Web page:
The son of a rural apothecary, Pedro Antonio Claros Vicario (Ceclavín, Cáceres, 1954) has chaired the Cáceres Official College of Pharmacists for the last 22 years. After passing the baton to the new board of directors, with Juan José Hernández Rincón at the helm, the time has come to go back behind the counter and regain contact with the patients, which he has never completely lost because he attended his establishment located in the R-66 one weekend per month. The pandemic has marked the last of his five terms. Father of three children, he leaves with the satisfaction of having softened relations with the administration and of having always had the support of his colleagues. “I really like the pharmaceutical policy and dedication to the profession,” he comments at the beginning of the talk.
–So he became a pharmacist by family tradition.
-My father was one of the two Ceclavín pharmacists of all life. And my great-uncles had a pharmacy in Alcántara, Zarza la Mayor, Ceclavín and Salamanca. My daughter is also a pharmacist. She comes from my family and it was the best decision I made.
– How have you seen the sector evolve in these 22 years?
-It has changed a lot. When I assumed the presidency of the college in February 2000, there were no powers in the field of Health in the Junta de Extremadura. Almost all of Spain, apart from the Catalans and Basques, was Insalud (National Institute of Health) territory. Everything was done in Madrid and negotiated there. Provincial schools were the transmission belt to pharmacy offices throughout the country. Two years after assuming the presidency, the powers were transferred to the autonomous communities and we began to work with the Junta de Extremadura. We had to learn both sides to negotiate with each other at the local level. We didn’t have much experience, but there was a lot of goodwill. And we started shooting.
“Pharmacies also notice crises; the consumption of vitamins and cosmetics falls»
–Do the crises also hit pharmacies?
Yes, of course it shows. There are a number of medications that are not financed by the State and that citizens buy out of their own pockets. Its sale is affected, its consumption falls. This is the case, for example, of all vitamins, anti-flu… And let’s not talk about parapharmacy, cosmetics and sunscreens. Pharmacies also notice crises.
–You have made reference to parapharmacy products. It has also experienced the emergence of this type of establishment. Do they represent direct competition for pharmacies?
-What is sold in parapharmacy can be sold in any supermarket. There are not three steps: the pharmacy, the parapharmacy and the supermarket or the perfumery. It is not like this. There are only two: medicines, which can only be sold and dispensed in pharmacies, and health and parapharmaceutical products that are over-the-counter, which can be sold by anyone who has an administrative retail license. When I started, most baby milk and baby food were dispensed in pharmacies and now most are sold in supermarkets. This market share, in quotes, we have lost a lot. I think that the parapharmacies had a ‘boom’, but then they have dropped quite a bit. In any case, they are not the main enemy of the pharmacy.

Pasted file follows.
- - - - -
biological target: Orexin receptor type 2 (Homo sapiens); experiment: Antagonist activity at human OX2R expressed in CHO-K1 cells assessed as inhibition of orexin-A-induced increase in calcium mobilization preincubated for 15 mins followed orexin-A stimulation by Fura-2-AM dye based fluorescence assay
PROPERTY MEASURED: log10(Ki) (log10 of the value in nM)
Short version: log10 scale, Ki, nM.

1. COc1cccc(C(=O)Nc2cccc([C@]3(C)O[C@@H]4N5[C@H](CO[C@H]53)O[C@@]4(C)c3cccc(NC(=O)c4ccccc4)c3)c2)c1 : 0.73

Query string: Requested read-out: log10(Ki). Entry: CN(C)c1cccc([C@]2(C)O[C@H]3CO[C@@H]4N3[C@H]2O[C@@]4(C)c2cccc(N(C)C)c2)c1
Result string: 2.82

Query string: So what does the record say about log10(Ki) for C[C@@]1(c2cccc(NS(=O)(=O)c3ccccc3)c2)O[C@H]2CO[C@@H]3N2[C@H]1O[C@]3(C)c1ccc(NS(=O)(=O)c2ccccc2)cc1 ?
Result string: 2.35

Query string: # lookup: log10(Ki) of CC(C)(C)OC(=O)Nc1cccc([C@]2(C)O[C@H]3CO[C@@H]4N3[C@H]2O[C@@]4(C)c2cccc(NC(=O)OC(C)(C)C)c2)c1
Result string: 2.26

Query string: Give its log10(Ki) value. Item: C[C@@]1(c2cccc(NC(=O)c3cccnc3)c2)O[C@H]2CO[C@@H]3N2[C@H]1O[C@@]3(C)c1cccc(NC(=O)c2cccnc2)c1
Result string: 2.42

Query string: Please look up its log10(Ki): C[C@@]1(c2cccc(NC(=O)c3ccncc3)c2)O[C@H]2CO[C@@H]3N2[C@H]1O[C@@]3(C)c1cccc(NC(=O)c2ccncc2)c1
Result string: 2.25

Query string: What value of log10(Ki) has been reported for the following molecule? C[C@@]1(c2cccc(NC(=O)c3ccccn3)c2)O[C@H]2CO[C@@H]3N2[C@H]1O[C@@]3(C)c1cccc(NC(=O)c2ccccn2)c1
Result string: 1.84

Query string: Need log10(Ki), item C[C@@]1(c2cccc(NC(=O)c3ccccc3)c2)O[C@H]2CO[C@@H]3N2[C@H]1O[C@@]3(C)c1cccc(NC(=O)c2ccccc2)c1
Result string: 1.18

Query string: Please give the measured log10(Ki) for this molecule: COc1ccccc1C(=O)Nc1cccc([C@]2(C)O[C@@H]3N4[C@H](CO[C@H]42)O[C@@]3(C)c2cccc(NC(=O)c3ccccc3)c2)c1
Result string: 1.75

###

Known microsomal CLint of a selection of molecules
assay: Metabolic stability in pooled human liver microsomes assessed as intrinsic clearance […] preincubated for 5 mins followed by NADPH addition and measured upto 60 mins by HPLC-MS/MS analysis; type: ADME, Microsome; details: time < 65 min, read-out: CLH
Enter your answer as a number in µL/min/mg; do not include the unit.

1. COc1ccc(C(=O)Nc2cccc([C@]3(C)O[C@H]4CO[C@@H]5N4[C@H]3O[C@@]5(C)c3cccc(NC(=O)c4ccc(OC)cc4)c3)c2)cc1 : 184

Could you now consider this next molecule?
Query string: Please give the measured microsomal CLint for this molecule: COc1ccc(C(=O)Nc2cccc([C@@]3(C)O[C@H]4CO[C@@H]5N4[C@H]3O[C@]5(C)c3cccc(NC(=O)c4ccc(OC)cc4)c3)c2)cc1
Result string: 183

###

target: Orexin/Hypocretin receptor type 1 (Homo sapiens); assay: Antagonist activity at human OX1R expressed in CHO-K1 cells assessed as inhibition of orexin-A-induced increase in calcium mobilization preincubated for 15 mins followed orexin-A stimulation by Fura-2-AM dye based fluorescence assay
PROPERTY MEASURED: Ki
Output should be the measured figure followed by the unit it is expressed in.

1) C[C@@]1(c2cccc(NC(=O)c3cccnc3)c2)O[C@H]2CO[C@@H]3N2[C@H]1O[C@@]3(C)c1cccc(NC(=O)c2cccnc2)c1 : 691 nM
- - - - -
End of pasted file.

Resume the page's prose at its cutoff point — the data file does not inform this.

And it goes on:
“We have gone from an atmosphere of confrontation with the Board to a climate of frank collaboration”
– Two years have passed since the declaration of the state of alarm and confinement due to the coronavirus. How have pharmacists experienced the pandemic?
– With a lot of stress. We are an essential establishment and we had a duty to dispense. We couldn’t close. As president, I had some problems with mayors who didn’t understand this. There were two, in particular, who asked me to close the pharmacies in their towns so that the inhabitants of the next town would not go for fear of contagion. We were one of the few places that remained open during the lockdown.
How were the first days behind the counter?
-We had nothing: no gloves, no masks, no gels… We had to put up the screens and we ordered the tapes from the school to a company to mark on the ground the distance that had to be kept in the queues. They were anguished days in which we had to endure fear with great courage. There was a mayor who ordered the seizure of the few masks that we had in pharmacies so as not to get infected. The police arrived and I had to talk to the sub-delegate of the Government and explain that they were for our defense.
– Do you like dealing directly with the public?
-Yes of course. Advice and information work is essential. It is a very familiar relationship. I sometimes say that the counter is a confessional. They tell you many things and, above all, older people who are alone. It happens mainly in rural areas. They come to hang out at the pharmacy to tell you their sorrows.
What are you most proud of after passing through the school?
–The change of attitude between the profession and the Junta de Extremadura, the improvement of relations. When I assumed the presidency they were very tense. We went from an atmosphere of confrontation to a climate of frank collaboration.
Eddie is an Australian news reporter with over 9 years in the industry and has published on Forbes and tech crunch.